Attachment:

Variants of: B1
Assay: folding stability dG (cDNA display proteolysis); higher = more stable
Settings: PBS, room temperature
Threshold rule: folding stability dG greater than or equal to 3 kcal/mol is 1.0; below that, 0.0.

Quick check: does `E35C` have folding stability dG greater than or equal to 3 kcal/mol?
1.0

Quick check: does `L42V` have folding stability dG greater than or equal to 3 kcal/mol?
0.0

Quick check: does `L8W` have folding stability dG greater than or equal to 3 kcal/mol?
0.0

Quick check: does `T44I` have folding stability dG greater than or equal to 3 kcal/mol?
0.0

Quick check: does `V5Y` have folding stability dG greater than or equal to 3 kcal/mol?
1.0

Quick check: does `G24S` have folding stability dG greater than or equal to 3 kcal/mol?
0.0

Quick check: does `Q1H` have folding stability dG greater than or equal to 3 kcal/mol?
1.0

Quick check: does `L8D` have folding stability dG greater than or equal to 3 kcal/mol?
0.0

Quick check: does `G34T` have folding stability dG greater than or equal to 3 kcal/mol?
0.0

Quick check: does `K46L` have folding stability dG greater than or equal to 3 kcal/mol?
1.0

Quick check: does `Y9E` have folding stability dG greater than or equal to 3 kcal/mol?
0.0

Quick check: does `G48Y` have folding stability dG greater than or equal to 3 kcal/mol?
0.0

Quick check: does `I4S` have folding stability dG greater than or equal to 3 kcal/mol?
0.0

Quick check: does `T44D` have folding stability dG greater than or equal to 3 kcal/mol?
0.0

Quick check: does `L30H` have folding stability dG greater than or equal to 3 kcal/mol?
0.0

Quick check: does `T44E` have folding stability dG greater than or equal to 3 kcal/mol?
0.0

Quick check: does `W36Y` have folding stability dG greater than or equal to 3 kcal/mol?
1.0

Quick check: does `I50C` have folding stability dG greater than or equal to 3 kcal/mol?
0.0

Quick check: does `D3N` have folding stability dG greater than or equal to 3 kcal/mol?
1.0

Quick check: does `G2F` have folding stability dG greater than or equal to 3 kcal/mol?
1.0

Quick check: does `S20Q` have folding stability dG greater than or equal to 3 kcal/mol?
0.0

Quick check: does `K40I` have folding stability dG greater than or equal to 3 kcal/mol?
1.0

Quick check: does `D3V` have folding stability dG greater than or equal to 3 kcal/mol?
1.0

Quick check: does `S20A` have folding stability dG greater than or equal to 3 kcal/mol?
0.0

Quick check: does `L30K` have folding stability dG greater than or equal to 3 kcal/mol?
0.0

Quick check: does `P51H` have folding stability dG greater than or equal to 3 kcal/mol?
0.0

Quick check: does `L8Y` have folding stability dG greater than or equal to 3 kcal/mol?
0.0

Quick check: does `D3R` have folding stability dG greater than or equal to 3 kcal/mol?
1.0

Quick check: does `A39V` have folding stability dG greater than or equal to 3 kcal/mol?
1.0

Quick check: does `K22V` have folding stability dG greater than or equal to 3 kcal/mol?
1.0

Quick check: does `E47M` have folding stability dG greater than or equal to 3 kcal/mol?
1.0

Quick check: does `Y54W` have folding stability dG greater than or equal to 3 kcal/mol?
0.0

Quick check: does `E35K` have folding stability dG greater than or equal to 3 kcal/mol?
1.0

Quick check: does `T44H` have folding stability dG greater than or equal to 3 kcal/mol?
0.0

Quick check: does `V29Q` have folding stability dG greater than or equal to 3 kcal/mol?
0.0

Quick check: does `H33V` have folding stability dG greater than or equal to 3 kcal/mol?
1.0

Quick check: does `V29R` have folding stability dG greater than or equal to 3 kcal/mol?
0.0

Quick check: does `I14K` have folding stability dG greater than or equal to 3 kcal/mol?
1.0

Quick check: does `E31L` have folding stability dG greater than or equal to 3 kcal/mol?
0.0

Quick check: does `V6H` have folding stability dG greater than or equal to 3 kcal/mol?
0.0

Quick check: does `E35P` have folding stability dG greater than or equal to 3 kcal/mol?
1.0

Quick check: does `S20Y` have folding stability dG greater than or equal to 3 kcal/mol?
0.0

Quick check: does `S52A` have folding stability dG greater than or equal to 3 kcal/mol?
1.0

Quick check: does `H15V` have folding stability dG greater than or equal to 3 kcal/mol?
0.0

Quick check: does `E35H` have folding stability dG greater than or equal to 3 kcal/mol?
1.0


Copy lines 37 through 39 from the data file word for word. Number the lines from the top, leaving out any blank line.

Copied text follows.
Quick check: does `W36Y` have folding stability dG greater than or equal to 3 kcal/mol?
1.0

Quick check: does `I50C` have folding stability dG greater than or equal to 3 kcal/mol?